Former Education Secretary William Bennett is chiding those who are advancing the notion of forming a "third party." And he is absolutely right for doing so. Such a rift within the conservative movement at this critical moment would do more to propel the liberal Democrat agenda to uncontested political dominance than any ploy envisioned by the left. Yet it appears that, despite such a risk, the movement is continuing to effervesce among the grassroots.
At last week's CPAC convention, some prominent speakers, including Glenn Beck, adamantly insisted that both major parties had become indistinguishable, and that a third party would be the only means of extricating national politics from the mire of Beltway thinking. To counter Beck's claim, Bennett held up Senators Jim DeMint (R.-SC) and Tom Coburn (R.-OK), along with Congressmen Mike Pence (R.-IN) and Paul Ryan (R.-WI) as bastions of true conservatism.
Unfortunately, certain other "Republicans" are working overtime to undermine Bennett's argument. Chief among them is former Wyoming Senator Alan Simpson. In a predictable move last week, Barack Obama impaneled a "Debt Commission" ostensibly to identify the means of reining in the spending outrages of the federal government. Of course Obama knew that the presence of a "Republican" would lend the needed pretense of "bipartisanship" to his ruse. And Simpson was only too willing to cooperate.
Long held as an icon of the GOP, Simpson is no conservative, and in truth has never been one. More significantly, he has devoted a large part of his political career to denigrating true conservatism, and attempting to expunge it from the Republican Party. Simpson was keynote speaker at the 1994 Wyoming State Republican Convention, using the occasion to castigate real conservatives as "a blight on the Republican Party."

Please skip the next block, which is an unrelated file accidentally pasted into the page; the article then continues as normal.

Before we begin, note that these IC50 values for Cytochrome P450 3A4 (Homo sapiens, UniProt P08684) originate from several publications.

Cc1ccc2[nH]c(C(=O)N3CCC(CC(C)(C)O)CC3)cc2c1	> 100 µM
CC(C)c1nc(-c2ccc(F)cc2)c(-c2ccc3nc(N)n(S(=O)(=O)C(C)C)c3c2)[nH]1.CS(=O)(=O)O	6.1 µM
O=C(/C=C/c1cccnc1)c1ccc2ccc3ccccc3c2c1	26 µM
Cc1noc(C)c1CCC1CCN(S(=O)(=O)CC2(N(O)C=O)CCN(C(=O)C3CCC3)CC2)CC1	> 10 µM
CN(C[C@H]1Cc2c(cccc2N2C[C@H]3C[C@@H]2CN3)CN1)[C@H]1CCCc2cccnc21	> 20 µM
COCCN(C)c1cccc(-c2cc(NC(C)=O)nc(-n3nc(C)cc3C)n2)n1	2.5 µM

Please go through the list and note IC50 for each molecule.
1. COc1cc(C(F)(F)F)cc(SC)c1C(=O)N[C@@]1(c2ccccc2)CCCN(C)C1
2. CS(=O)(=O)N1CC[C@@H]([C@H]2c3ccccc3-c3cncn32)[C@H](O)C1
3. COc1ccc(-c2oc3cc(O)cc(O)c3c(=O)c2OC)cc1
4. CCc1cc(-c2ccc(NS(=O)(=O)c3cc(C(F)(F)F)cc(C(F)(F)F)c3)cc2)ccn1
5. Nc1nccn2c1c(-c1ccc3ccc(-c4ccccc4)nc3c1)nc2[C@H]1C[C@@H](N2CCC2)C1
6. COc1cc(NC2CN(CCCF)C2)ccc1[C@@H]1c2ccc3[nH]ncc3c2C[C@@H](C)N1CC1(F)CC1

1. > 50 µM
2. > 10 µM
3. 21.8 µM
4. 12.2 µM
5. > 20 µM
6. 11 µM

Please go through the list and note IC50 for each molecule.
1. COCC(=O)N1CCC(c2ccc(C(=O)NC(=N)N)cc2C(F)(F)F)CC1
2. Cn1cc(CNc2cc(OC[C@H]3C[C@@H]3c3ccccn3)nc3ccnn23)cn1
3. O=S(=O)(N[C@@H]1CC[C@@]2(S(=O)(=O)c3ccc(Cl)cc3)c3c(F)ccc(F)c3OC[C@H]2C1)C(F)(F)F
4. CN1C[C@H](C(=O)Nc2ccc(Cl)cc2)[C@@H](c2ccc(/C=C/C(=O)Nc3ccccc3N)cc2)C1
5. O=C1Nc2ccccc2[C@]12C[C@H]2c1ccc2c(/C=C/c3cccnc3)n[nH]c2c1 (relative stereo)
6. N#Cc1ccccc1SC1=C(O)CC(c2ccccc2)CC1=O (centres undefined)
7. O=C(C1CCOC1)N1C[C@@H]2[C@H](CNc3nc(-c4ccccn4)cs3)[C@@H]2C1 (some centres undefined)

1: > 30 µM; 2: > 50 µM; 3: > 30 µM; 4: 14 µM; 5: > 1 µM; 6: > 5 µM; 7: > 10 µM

It is profoundly illustrative of his true sentiments and character that, in the middle of the Clinton-and-Clinton first term, and barely six months before the thunderous 1994 mid-term elections in which Republicans gained control of both houses of Congress for the first time in nearly a half-century, Simpson's primary goal was to vilify and undermine any real conservative groundswell.
Throughout his public life, Alan Simpson has stridently endorsed such ideas as "gay rights" and same-sex "marriage," while insisting that the presence of Christian conservatives in the GOP constituted an effort to "rule or ruin" the party. Demonstrating a willingness to completely disengage himself from the people of the Cowboy State, Alan Simpson has at times even supported gun control measures promoted by the "moderate" administration of George H.W. Bush.
Ultimately, Alan Simpson ascribes to the mindset that he and the other elitists in Washington know what is best for the nation, and that the peasantry in the hinterlands should simply recognize this fact and be grateful for their public "service." In this his similarities far outweigh any differences he might have with Nancy Pelosi, Harry Reid, or Barack Obama. And unfortunately, he was not alone.